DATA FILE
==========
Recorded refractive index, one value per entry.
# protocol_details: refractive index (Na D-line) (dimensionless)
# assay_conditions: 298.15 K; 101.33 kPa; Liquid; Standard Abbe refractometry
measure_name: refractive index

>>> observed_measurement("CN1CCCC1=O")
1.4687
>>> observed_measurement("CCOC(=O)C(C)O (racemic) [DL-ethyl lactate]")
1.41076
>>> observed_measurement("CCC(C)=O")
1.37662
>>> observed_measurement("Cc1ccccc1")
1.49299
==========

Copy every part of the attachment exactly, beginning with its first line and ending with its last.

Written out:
Recorded refractive index, one value per entry.
# protocol_details: refractive index (Na D-line) (dimensionless)
# assay_conditions: 298.15 K; 101.33 kPa; Liquid; Standard Abbe refractometry
measure_name: refractive index

>>> observed_measurement("CN1CCCC1=O")
1.4687
>>> observed_measurement("CCOC(=O)C(C)O (racemic) [DL-ethyl lactate]")
1.41076
>>> observed_measurement("CCC(C)=O")
1.37662
>>> observed_measurement("Cc1ccccc1")
1.49299